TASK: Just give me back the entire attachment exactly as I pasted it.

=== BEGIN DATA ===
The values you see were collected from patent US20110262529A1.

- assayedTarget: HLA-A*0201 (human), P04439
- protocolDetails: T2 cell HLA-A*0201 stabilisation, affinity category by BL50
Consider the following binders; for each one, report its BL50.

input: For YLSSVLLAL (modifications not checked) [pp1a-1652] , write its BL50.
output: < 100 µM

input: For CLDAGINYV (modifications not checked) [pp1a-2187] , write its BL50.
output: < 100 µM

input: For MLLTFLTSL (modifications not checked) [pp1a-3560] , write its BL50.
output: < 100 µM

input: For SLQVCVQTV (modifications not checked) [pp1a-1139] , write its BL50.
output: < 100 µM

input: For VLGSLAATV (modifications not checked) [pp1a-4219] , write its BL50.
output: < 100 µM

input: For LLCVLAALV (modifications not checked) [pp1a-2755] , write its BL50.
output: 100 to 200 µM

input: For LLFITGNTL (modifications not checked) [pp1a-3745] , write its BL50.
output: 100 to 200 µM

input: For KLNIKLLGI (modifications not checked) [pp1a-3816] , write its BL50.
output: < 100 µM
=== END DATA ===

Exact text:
The values you see were collected from patent US20110262529A1.

- assayedTarget: HLA-A*0201 (human), P04439
- protocolDetails: T2 cell HLA-A*0201 stabilisation, affinity category by BL50
Consider the following binders; for each one, report its BL50.

input: For YLSSVLLAL (modifications not checked) [pp1a-1652] , write its BL50.
output: < 100 µM

input: For CLDAGINYV (modifications not checked) [pp1a-2187] , write its BL50.
output: < 100 µM

input: For MLLTFLTSL (modifications not checked) [pp1a-3560] , write its BL50.
output: < 100 µM

input: For SLQVCVQTV (modifications not checked) [pp1a-1139] , write its BL50.
output: < 100 µM

input: For VLGSLAATV (modifications not checked) [pp1a-4219] , write its BL50.
output: < 100 µM

input: For LLCVLAALV (modifications not checked) [pp1a-2755] , write its BL50.
output: 100 to 200 µM

input: For LLFITGNTL (modifications not checked) [pp1a-3745] , write its BL50.
output: 100 to 200 µM

input: For KLNIKLLGI (modifications not checked) [pp1a-3816] , write its BL50.
output: < 100 µM